|Publication number||US6236921 B1|
|Application number||US 09/366,939|
|Publication date||May 22, 2001|
|Filing date||Aug 4, 1999|
|Priority date||Aug 4, 1999|
|Publication number||09366939, 366939, US 6236921 B1, US 6236921B1, US-B1-6236921, US6236921 B1, US6236921B1|
|Inventors||Douglas Allan McConnell|
|Original Assignee||Visteon Global Technologies, Inc.|
|Export Citation||BiBTeX, EndNote, RefMan|
|Patent Citations (34), Referenced by (7), Classifications (7), Legal Events (6)|
|External Links: USPTO, USPTO Assignment, Espacenet|
This invention relates to systems and methods for detecting a crash event and determining whether to deploy an inflatable passenger restraint.
A number of systems and methods for actuating vehicular safety devices are well known in the art. Typically, a sensor is used to determine vehicle acceleration (and therefore deceleration). The signal is processed to determine when to activate various passive safety devices, such as inflatable restraints and safety belt pre-tensioners.
To provide optimum protection for the passengers of the vehicle, it is important to accurately and expeditiously determine the relative severity of a crash event to allow sufficient time for the deployment of an inflatable restraint. It is also important to refrain from deploying an inflatable restraint for crash events in which the restraint would not benefit the passengers. Such events may include low-velocity impacts and the like.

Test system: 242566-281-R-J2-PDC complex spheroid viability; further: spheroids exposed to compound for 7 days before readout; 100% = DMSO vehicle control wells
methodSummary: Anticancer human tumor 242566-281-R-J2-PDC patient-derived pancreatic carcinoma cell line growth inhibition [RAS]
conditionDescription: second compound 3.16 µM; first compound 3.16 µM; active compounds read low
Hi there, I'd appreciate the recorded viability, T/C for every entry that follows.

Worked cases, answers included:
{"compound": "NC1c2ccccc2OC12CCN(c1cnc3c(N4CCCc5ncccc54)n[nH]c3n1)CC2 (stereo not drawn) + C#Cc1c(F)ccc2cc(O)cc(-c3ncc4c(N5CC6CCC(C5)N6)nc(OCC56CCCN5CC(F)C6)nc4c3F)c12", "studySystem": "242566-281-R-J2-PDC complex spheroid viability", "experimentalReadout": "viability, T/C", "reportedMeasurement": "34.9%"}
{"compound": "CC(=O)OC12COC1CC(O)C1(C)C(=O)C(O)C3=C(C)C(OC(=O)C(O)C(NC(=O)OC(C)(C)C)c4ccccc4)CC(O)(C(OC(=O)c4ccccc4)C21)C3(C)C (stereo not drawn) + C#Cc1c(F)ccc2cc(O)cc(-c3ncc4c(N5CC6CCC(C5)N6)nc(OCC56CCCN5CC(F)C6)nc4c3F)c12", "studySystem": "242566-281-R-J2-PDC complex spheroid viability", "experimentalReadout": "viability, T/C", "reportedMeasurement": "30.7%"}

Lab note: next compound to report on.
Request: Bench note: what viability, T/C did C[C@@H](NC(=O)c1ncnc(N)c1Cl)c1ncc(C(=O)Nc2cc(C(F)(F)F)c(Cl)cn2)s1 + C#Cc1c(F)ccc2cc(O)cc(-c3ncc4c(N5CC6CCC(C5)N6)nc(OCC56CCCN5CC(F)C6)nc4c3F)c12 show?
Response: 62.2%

Most current frontal airbag deployment algorithms for discrimination of must-fire pole events from no-fire events rely on the use of jerk or length of acceleration. This dependence reduces the effectiveness of those algorithms from reliably discriminating must-fire pole events from no-fire crashes, namely, no-fire car-to-car and no-fire pole crashes. In addition, current algorithms are sensitive to high impact rough road events which result in either inadvertent deployment or longer discrimination times for high speed frontal events.
It is thus a general object of the present invention to provide a method and system for accurately detecting a crash event and determining whether to deploy an inflatable passenger restraint which provides improved discrimination.
In carrying out the above object and other objects, features and advantages of the present invention, a method for controlling deployment of an inflatable restraint disposed within a passenger compartment of a vehicle is provided. The method comprises monitoring acceleration of the passenger compartment, and determining first, second and third terms based on a average accelerations of the passenger compartment. The first, second and third terms are compared to respective thresholds, and a signal is generated if at least one of the first, second or third thresholds is exceeded. If a velocity threshold with offset is also exceeded, the inflatable restraint deploys.
A system is also provided for controlling deployment of an inflatable restraint.